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Nellie Y. McKay

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Nellie Y. McKay

Nellie Yvonne McKay (1930 – January 22, 2006) was an American academic and author who was the Evjue-Bascom Professor of American and African-American Literature at the University of Wisconsin–Madison, where she also taught in English and women's studies, and is best known as the co-editor (with Henry Louis Gates, Jr.) of the Norton Anthology of African-American Literature.


  • Biography 1
  • Honors 2
  • Writings 3
    • Books 3.1
  • Quotations 4
  • References 5
  • External links 6


Born in Queens as Nellie Yvonne Reynolds, her parents were Jamaican immigrants. She was private about her age but was probably born between 1931 and 1947, according to colleagues. She graduated with a B.A. in English from Queens College in 1969, a master's in English and American literature from Harvard in 1971, and a Ph.D. in the same field from Harvard in 1977.

McKay was Assistant Professor of English and American Literature at Simmons College and Visiting Professor of Afro-American Literature at MIT between 1973 and 1978.

McKay joined the faculty of UW–Madison in 1978, receiving tenure in 1984. Her research specialties included 19th- and 20th-Century American and African American Literature, Black Women’s Literature and Multicultural Women’s Writings, all fields that essentially did not exist when she was a student, and whose modern curricula, by many accounts, became heavily indebted to her scholarship. Her colleague at UW–Madison, Craig Werner, said "When she came here there was not a single university that was paying any attention to black women’s literature. Now, there isn’t a single university that isn’t."[1] A former student recalls that in 1979, McKay provided the class with photocopied versions of Native Son by Richard Wright and Black Manhattan by James Weldon Johnson, books that were then out of print, from her own rare copies.[2]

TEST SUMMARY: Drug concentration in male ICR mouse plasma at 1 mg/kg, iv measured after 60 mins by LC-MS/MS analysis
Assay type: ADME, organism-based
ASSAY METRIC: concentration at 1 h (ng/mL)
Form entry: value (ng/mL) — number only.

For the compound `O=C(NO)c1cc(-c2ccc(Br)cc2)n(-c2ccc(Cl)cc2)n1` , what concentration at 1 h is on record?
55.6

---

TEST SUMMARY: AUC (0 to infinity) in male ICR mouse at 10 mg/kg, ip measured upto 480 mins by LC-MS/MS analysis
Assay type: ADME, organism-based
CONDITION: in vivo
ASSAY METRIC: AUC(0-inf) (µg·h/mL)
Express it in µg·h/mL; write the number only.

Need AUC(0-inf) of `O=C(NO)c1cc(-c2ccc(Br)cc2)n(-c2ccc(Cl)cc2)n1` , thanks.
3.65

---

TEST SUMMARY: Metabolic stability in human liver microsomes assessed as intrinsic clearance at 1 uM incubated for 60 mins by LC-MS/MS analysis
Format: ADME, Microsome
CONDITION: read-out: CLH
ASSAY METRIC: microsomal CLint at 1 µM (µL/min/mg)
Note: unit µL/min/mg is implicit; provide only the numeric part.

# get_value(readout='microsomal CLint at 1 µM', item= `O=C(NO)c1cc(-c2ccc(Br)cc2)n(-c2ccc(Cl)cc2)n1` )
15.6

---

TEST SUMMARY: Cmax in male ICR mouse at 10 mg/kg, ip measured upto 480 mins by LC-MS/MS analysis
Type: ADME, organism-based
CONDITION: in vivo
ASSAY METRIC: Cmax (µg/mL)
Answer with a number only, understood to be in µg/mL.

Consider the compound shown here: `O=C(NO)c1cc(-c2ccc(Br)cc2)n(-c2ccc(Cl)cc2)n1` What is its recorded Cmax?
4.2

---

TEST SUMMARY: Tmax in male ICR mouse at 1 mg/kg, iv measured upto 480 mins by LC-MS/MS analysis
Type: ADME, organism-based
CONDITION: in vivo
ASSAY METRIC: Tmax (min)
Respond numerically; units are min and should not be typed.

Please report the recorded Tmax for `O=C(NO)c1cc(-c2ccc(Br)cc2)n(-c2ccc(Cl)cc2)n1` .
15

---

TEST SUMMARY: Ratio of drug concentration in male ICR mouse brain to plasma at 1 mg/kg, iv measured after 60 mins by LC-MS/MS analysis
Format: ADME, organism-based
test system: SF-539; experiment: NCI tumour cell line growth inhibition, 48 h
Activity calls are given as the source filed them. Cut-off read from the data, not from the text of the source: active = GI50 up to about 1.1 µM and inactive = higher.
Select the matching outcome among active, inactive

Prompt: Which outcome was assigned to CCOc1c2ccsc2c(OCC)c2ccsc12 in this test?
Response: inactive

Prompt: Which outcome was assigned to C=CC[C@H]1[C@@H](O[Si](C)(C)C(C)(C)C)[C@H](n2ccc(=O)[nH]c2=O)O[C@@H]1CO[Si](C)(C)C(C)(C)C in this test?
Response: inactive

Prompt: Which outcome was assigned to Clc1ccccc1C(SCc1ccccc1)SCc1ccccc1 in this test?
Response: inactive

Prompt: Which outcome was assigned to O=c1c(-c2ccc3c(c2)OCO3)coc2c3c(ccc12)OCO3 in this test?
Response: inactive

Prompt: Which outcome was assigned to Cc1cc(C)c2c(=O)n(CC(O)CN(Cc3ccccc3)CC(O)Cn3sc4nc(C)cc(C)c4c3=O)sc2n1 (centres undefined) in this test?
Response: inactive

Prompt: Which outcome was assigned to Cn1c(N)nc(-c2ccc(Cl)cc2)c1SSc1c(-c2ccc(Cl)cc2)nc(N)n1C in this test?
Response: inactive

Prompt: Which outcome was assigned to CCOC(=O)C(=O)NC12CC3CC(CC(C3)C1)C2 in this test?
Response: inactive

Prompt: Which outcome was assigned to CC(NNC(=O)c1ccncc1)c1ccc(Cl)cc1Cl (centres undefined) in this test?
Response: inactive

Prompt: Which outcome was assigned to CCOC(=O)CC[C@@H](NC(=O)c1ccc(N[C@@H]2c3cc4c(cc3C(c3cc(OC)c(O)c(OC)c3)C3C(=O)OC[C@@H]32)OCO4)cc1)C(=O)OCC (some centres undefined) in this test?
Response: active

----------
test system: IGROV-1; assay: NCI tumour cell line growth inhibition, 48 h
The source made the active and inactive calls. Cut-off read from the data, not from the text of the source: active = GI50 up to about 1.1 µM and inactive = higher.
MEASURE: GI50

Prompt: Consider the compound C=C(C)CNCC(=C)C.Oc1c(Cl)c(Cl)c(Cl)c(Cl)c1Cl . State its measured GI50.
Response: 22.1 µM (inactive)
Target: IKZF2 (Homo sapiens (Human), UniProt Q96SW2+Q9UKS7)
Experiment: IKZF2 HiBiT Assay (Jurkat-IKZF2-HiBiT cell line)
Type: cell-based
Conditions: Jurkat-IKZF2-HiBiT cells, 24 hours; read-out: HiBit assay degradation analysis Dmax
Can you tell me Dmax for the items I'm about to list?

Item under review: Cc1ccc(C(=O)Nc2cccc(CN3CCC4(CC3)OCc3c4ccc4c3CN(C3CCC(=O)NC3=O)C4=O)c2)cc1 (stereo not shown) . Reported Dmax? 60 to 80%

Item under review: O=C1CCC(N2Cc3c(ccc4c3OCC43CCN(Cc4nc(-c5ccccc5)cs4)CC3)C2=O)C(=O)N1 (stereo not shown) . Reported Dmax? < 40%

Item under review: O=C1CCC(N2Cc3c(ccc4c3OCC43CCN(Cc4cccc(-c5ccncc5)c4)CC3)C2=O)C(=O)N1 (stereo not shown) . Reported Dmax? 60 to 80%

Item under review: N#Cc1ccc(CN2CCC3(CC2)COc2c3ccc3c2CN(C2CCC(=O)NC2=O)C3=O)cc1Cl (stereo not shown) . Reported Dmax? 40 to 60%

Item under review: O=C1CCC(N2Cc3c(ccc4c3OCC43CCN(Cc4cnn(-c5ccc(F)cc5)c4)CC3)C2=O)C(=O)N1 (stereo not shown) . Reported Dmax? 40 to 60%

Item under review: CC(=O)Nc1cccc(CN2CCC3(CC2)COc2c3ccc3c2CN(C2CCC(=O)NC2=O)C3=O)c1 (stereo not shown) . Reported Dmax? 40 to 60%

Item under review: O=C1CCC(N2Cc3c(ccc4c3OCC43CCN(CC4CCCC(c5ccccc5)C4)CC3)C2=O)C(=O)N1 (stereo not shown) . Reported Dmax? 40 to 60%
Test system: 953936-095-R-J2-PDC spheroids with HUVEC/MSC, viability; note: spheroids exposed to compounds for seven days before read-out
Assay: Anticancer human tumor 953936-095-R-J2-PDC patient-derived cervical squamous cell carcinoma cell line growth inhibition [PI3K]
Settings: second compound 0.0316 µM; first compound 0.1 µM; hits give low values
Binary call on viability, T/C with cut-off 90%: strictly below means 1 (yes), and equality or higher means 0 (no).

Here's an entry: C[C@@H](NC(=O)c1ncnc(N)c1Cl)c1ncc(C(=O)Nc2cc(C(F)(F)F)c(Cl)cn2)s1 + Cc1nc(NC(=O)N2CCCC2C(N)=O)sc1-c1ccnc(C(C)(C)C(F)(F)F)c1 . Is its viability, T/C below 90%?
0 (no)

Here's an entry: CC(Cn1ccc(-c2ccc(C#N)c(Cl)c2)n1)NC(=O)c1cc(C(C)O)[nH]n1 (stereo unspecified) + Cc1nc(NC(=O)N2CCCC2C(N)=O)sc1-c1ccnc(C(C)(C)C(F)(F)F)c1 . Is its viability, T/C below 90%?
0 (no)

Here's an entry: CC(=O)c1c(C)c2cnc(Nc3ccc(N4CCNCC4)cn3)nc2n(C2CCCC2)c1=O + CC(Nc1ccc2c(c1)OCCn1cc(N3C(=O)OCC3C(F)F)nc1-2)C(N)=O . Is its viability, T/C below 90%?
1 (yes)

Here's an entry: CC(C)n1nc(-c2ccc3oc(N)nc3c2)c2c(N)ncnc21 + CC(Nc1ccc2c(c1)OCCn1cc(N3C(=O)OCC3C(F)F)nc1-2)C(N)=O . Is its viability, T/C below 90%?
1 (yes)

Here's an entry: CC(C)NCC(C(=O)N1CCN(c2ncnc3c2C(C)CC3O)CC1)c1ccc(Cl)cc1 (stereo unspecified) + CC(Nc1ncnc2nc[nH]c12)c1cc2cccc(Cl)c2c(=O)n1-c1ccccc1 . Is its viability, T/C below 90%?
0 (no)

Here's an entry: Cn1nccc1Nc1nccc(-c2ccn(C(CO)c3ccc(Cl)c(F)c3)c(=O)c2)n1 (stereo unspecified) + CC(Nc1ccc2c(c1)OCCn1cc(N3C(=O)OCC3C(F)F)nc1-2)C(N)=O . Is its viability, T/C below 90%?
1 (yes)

According to the Journal of Blacks in Higher Education, in 1991 she was offered the Harvard University post in Afro-American Studies that was later taken by Gates, whom she had recommended in her stead.[3]

By the time she collaborated with Gates on the Norton Anthology of African-American Literature, in 1996, she was already widely known as a pre-eminent scholar in the field of black American literature, and Gates specifically sought her out. The book became a worldwide standard in the field and remains in print in a second edition. It was selected by former Poet Laureate of the United States Rita Dove in 2000 for the National Millennium Time Capsule created by the White House to be stored by the National Archives until the 22nd century, with Dove calling it "a lucid and eloquent history of one of this country's most significant subcultures".[4][5]

Her edited book Critical Essays on Toni Morrison is "largely credited with establishing the critical acclaim" that led to Morrison's Nobel Prize in Literature.[3] She played a key role in establishing the UW–Madison Lorraine Hansberry Visiting Professorship in the Dramatic Arts.[1] At the time of her death, McKay had been working on a revised edition of the seminal 1982 black feminist anthology All the Women Are White, All the Blacks are Men, But Some of Us Brave: Black Women’s Studies, originally edited by Gloria T. Hull, Patricia Bell Scott, and Barbara Smith.[6]